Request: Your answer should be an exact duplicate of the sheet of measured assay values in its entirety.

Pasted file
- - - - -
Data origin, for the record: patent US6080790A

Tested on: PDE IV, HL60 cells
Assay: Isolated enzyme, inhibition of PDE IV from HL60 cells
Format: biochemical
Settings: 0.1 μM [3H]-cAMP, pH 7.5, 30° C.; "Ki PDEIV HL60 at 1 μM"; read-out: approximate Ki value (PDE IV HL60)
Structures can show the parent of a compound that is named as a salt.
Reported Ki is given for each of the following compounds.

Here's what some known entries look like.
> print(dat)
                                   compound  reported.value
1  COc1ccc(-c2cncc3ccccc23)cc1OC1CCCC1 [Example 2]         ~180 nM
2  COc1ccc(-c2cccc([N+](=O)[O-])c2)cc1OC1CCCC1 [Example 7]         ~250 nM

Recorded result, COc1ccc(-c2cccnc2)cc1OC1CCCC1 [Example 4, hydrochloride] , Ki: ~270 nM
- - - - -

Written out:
Data origin, for the record: patent US6080790A

Tested on: PDE IV, HL60 cells
Assay: Isolated enzyme, inhibition of PDE IV from HL60 cells
Format: biochemical
Settings: 0.1 μM [3H]-cAMP, pH 7.5, 30° C.; "Ki PDEIV HL60 at 1 μM"; read-out: approximate Ki value (PDE IV HL60)
Structures can show the parent of a compound that is named as a salt.
Reported Ki is given for each of the following compounds.

Here's what some known entries look like.
> print(dat)
                                   compound  reported.value
1  COc1ccc(-c2cncc3ccccc23)cc1OC1CCCC1 [Example 2]         ~180 nM
2  COc1ccc(-c2cccc([N+](=O)[O-])c2)cc1OC1CCCC1 [Example 7]         ~250 nM

Recorded result, COc1ccc(-c2cccnc2)cc1OC1CCCC1 [Example 4, hydrochloride] , Ki: ~270 nM